Q&A with: Women’s Business Center’s Ellen Fineberg



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What started as a temporary position for Ellen Fineberg four years ago has developed into a permanent opportunity to make a difference in the lives of women who dream of developing their own niche in the business community. Since 2001, Fineberg has served as executive director of the Portsmouth-based Women’s Business Center, an agency dedicated to nurturing the development of women-owned businesses throughout the Granite State and into Maine and Massachusetts. Relocation and recognition have both played a part in the 10th anniversary celebration of the organization. The WBC earlier this year moved its operation to Lafayette Road, where it now rents 900 square feet of professional space above Ocean National Bank. Citizens Bank and WMUR-TV recently named the WBC a “Community Champion,” recognition that brings with it a $25,000 grant, media coverage and promotional and volunteer support. For Fineberg, both are welcomed anniversary gifts and tools that will aid the organization in its continued quest to assist women in achieving their entrepreneurial goals. She recently sat down with the New Hampshire Business Review to discuss her role at the WBC and the state of women-owned businesses throughout the Granite State.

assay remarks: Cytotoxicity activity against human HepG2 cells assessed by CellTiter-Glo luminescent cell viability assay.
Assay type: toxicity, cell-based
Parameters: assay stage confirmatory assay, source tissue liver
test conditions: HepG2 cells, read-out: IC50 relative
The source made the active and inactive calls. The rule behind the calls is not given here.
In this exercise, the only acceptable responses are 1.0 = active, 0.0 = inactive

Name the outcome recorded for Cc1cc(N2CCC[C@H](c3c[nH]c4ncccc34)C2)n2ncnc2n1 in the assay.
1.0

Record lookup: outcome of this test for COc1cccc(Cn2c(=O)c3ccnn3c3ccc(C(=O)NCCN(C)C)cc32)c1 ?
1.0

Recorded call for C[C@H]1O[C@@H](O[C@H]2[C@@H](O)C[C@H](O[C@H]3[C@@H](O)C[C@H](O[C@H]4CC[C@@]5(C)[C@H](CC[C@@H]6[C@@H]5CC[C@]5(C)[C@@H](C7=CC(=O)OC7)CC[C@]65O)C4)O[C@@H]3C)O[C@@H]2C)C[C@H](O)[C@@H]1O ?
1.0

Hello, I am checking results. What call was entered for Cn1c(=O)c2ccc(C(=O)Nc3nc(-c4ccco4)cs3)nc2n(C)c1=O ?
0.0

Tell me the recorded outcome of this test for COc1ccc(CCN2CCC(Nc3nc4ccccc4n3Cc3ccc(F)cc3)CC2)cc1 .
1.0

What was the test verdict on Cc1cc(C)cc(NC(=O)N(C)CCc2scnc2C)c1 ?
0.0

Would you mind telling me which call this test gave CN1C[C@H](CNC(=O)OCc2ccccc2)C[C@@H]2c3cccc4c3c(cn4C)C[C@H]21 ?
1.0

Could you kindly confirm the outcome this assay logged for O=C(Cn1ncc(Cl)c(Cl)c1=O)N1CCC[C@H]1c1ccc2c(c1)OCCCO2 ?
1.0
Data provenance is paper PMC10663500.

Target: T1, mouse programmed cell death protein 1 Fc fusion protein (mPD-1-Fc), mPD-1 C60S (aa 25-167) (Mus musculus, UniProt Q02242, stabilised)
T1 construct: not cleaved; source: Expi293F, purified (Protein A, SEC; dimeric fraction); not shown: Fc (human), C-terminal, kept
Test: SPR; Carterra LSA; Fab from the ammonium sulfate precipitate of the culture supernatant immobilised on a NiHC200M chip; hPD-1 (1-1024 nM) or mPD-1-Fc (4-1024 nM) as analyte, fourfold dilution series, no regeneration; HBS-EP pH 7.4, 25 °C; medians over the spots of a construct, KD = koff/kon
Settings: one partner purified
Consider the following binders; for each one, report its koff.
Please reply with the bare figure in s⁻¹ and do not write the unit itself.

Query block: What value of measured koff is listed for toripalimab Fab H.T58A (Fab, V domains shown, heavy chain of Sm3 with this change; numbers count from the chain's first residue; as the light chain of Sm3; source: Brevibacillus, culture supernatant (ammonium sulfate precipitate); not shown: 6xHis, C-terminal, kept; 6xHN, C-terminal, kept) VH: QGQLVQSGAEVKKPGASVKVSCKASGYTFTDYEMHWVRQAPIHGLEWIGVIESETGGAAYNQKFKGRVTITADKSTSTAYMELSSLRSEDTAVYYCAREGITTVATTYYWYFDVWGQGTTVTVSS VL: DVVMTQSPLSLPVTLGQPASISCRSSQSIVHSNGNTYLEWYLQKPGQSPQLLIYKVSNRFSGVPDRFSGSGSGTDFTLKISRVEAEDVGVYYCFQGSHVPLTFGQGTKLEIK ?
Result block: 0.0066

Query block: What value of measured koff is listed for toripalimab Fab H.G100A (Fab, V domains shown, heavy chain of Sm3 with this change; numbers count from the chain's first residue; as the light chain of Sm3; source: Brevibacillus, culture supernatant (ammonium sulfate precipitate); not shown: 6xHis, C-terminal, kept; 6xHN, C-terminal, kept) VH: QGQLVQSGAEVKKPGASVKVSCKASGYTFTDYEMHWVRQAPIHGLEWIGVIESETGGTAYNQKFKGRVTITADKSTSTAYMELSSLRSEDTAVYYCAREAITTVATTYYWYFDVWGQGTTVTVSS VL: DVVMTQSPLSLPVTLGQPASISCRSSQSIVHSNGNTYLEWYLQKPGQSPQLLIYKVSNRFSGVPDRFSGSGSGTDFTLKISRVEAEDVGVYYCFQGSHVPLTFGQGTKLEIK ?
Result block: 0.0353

Q. What is the purpose of the Women’s Business Center and how did it come about? A. Its mission is to promote women-owned businesses as a way of maximizing personal potential and achieving independence at all economic levels. Local businessman Christos Papoutsy, who had two daughters starting out in business, started it 10 years ago. He introduced a series of seminars at New Hampshire College for women focusing on starting a business. The seminars were so well attended it was apparent that there was a need for this type of organization. Q. What services does the WBC offer? A. Counseling on getting started in your own business, education, advocacy and roundtable discussions that meet once a month in Portsmouth, Concord, Manchester and Peterborough. Q. Talk about one of the more exciting programs currently being offered. A. Next Step is one we’re just putting together now. It is for businesses that are between three and five years old and will cover topics like adding to staff, moving, financing and marketing. A lot of our businesses are older now and need a different type of service. We hope this will address that need. Q. When and why did you join the WBC? A. It was June of 2001. I knew of the WBC through a course I had taken with them and through people within my professional circle. When an opening occurred they asked me if I was interested. Originally it was supposed to be a temporary position, but I’m still here. Q. What kind of work did you do before joining the WBC? A. I have a long history of working with non-profits and community-based organizations throughout New England. I’ve worked in educational program planning, administrative roles, long-term strategic planning and evaluation. It was all very exciting. The only thing I didn’t have was experience running my own business, so I don’t do counseling. I feel strongly that our counselors should have that experience. Q. What is the WBC’s affiliation with the Small Business Administration? A. All of us — the WBC, the Small Business Development Center and SCORE — are under the umbrella of the SBA. We all reach out to small-business owners. There are tens of thousands out there, so there is more than enough work for all of us. Q. What is your staffing like? A. We have three people on staff and over 150 volunteers. Q. How has women entrepreneurship changed since the WBC was established? A. You always see trends. The businesses that are being started are as varied as the women starting them. We keep seeing that variation grow and change. I am always impressed by the diversity of women in business in the state of New Hampshire. Q. Here in New Hampshire the number of women-owed businesses — a business that is at least 50 percent owned by a woman — has increased by 22 percent to 41.2 percent since 1997, according to a recent study conducted by the Center for Women’s Business Research. That makes us 42nd in the country for the number of women-owned businesses. And we’re 46th in growth. Why is that? A. I think this is an area where we need to do more research. We don’t know why, but there are some possibilities. One is that the fastest-growing sector of women-owned businesses in the nation is the minority-owned business, and we live in a state with low ethnic diversity. Another possibility is access to capital. We need more options, like micro loans, for those who are starting and growing businesses. Q. What was the most important thing you thought came out of the study? A. The fact that we brought all the issues facing working women together in one document was very powerful. Hopefully it raised the consciousness. We’ve talked for a long time about New Hampshire being at the bottom when it came to growth of women-owned businesses. I hope this survey will put that out there and get the state to see that there is work to be done to develop a healthier environment for growing women-owned businesses. Q. Why should people be concerned about the status of women-owned businesses in New Hampshire? A. Women are a major contributor to the economic health of our state. If part of our population is unable to secure the resources needed to help them do what they have to contribute to the health of our state, that’s a problem. Also, so many women nowadays are single heads of households. Empowering the women leads to empowering the family. Q. In 2002 the WBC conducted a survey through the University of New Hampshire Survey Center examining key issues facing women-owned businesses. What were the biggest surprises? A. We found a 98 percent satisfaction rate among women who owned their own business. That was just wonderful to see. Q. If you could see one change in the women’s business world by the time your daughters begin working, what would it be? A. Well actually, I have one daughter who is about to enter that world and another close behind. I think it is really important that the media do more to use women as role models. It helps when women are seen as having authority equal to men. It is so important for young women to see women that they can emulate. Also, I think we need to look at the equity thing in areas of financing. Woman are equally deserving of the resources out there. They need a place at the table and on the board. Q. What do you do in your downtime? A. I’m taking rowing lessons through the Durham Boat Club. It’s actually sweeping - it’s with one oar and it’s all about teamwork. Q. Last bit of advice for women contemplating their own business? A. Make sure you reach out. Do your homework and remember you don’t need to do it alone. Edit ModuleShow Tags